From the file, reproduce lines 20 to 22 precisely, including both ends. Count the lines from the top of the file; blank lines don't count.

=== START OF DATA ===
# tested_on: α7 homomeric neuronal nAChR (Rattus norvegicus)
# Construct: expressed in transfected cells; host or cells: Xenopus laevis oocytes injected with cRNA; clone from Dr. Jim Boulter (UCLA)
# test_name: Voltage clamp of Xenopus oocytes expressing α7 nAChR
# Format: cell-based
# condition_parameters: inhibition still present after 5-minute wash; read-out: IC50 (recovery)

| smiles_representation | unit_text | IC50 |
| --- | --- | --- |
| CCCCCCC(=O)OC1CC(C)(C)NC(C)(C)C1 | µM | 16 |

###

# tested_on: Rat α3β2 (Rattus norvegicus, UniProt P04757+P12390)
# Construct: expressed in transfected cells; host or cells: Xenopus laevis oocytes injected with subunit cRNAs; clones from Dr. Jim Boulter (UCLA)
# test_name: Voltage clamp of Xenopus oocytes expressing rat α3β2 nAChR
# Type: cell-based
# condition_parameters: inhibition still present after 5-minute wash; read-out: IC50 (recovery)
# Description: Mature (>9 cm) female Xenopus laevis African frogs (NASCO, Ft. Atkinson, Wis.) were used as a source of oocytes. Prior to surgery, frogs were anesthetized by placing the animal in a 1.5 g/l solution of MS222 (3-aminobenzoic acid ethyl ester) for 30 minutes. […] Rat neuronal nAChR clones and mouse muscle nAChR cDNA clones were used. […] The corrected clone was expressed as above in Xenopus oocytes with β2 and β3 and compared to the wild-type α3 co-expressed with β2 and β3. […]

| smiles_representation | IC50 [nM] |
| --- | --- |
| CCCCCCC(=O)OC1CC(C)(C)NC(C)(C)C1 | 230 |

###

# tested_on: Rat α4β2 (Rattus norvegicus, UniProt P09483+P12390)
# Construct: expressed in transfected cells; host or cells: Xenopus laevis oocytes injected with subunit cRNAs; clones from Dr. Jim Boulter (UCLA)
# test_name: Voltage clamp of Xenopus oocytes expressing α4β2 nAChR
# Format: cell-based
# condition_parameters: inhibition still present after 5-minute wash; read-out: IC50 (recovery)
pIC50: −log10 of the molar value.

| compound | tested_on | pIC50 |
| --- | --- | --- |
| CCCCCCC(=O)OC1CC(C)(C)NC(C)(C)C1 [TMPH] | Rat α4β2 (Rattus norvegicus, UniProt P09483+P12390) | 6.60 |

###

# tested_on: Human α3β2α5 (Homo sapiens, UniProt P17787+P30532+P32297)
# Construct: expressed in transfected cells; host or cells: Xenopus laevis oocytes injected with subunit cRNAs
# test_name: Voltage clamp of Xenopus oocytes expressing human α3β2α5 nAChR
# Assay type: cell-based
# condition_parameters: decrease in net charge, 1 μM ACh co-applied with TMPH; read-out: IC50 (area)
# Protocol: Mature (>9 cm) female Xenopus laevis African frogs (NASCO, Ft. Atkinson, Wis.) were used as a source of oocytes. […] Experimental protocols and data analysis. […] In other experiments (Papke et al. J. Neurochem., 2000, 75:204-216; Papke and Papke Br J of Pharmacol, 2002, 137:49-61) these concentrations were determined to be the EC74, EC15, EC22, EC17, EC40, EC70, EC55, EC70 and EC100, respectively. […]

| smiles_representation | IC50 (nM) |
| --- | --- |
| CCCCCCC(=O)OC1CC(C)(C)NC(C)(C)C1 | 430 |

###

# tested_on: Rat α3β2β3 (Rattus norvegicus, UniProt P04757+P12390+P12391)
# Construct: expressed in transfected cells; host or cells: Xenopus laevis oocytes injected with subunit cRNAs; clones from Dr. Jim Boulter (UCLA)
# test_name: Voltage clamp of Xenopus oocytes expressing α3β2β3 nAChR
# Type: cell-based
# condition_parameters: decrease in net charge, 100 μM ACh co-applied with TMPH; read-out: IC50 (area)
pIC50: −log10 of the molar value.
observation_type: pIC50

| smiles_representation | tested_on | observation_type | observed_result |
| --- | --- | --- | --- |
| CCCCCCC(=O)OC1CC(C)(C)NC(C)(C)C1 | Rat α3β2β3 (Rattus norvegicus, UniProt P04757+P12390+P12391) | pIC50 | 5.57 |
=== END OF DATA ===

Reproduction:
# tested_on: Rat α4β2 (Rattus norvegicus, UniProt P09483+P12390)
# Construct: expressed in transfected cells; host or cells: Xenopus laevis oocytes injected with subunit cRNAs; clones from Dr. Jim Boulter (UCLA)
# test_name: Voltage clamp of Xenopus oocytes expressing α4β2 nAChR